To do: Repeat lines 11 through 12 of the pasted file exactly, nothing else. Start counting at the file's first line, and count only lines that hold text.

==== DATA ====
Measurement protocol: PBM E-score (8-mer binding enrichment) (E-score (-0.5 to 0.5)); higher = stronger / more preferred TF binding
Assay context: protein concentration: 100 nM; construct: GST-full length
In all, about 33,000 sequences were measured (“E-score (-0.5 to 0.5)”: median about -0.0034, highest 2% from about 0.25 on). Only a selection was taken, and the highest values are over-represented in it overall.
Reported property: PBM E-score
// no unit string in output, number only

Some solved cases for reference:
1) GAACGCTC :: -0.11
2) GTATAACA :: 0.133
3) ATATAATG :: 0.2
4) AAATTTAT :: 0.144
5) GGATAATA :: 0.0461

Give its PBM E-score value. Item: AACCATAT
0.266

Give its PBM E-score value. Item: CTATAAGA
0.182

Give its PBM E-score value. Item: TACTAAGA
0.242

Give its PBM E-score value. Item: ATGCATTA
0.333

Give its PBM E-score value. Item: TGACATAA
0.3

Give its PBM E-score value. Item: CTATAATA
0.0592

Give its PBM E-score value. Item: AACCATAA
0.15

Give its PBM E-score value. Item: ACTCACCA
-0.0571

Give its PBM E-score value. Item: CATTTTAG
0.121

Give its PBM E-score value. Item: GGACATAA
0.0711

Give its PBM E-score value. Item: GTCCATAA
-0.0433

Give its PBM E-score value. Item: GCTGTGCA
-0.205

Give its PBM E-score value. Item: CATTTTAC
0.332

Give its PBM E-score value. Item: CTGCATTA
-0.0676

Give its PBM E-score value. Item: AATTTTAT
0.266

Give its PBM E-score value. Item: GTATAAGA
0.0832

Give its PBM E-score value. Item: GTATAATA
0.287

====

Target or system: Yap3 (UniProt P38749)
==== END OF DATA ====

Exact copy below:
5) GGATAATA :: 0.0461

Give its PBM E-score value. Item: AACCATAT